To help the public understanding of standards and rubrics, I will be giving a workshop at the Association of Professional Genealogists (APG) Professional Management Conference (PMC) on Thursday, 8 January 2015, in Salt Lake City, Utah. “Measuring Yourself Against Standards: A Practical Guide for Improving Your Skills” will have participants working with documents, research reports, and standards, and doing self-evaluation with rubrics. See https:// www.apgen.org/conferences/index.html for more information.

The certification process is like a mirror that reflects an honest picture of where you currently stand on the genealogy education continuum. What you see in that reflection, and what you do about it, are up to you. We hope that if you don’t like the picture at first, you take the evaluators’ comments to heart and seek the needed skills. Then ask again for another evaluation on new material. You may be successful on a subsequent attempt, as one recently certified person did with her third portfolio application. You can bet she is proud of her achievement, but it took perseverance, determination, and skill-building to work through premature applications to come to the point where she could be successful. What else can BCG do to help you become the skilled genealogist you want to be?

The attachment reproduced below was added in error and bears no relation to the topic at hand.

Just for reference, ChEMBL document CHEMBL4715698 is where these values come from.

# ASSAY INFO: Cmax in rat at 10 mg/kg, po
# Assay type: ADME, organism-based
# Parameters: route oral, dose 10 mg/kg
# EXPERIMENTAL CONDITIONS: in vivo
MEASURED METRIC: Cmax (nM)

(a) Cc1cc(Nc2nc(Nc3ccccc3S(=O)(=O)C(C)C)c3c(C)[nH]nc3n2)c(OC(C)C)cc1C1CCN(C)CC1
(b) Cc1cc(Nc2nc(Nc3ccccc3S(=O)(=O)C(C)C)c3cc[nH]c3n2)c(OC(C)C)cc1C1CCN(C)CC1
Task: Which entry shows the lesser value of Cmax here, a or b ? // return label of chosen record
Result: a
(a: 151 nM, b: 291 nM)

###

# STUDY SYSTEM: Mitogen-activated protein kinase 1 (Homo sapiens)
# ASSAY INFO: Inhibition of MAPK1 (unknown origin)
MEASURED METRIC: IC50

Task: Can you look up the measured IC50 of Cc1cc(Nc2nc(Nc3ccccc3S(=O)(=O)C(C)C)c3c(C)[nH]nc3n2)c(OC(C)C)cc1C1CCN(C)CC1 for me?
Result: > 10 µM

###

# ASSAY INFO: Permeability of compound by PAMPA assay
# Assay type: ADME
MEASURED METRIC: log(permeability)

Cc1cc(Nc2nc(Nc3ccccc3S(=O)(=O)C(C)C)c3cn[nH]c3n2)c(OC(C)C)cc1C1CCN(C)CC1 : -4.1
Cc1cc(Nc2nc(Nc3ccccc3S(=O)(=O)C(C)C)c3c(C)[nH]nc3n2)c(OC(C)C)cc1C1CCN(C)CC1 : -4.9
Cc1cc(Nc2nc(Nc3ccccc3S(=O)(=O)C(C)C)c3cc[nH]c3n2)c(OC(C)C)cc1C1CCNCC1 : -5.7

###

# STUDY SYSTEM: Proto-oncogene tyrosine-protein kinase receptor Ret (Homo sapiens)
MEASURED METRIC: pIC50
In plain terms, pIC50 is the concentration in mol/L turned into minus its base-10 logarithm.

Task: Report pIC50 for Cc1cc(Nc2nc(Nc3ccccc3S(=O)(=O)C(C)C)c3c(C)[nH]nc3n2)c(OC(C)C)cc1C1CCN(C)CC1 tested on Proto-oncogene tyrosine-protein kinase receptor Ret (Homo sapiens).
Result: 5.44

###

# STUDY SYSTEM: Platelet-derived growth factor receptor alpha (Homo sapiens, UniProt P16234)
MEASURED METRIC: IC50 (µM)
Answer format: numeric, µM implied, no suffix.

1. Elizabeth Shown Mills, “Testing the FAN Principle Against DNA: Zilphy (Watts) Price Cooksey Cooksey of Georgia and Mississippi,” National Genealogical Society Quarterly 102 (June 2014):129–52.

2. Genealogy Standards (Nashville, Tenn.: Ancestry.com, 2014).

BCG Announces New Webinar Series!

The Board for Certification of Genealogists believes in education and would like to share with the public some of the expertise represented in BCG through a series of webinars.

Open to everyone who wants to improve their skills, these live webinars are set for 8 pm Eastern for the following dates:

Monday, September 22, Thomas W. Jones, Ph.D., CG, CGL, FASG, will present “Fine Wine in a New Bottle: Guidelines for Effective Research and Family Histories.” Updated, retitled, and reorganized, genealogy standards first published in 2000 are now available in a new edition. The webinar will describe the changes and what they mean for all family historians. Dr. Jones teaches at three genealogy institutes, co-edits the National Genealogical Society Quarterly, and is the author of Mastering Genealogical Proof.

To register for the September 22 webinar, please use this link:
https://attendee.gotowebinar.com/register/8699013103252043265

On Wednesday, October 15, Judy G. Russell, J.D., CG, CGL, will explain “Kinship Determination: From Generation to Generation.” Requirement 7 of the BCG certification application asks for a Kinship Determination Project in which the applicant writes a three-generation narrative and explains how the relationships are documented. All genealogists do this regularly while placing relatives with their appropriate connections in the family tree. A familiar speaker at conferences across the country, Judy will coordinate the Advanced Methodology & Evidence Analysis course at the Institute for Genealogy and Historical Research in 2015.

To register for the October 15 webinar, please use this link:
https://attendee.gotowebinar.com/register/4535381371678485505

Look for future announcements on other upcoming webinars on this blog. You may sign up on the sidebar for email notifications when a new post is written.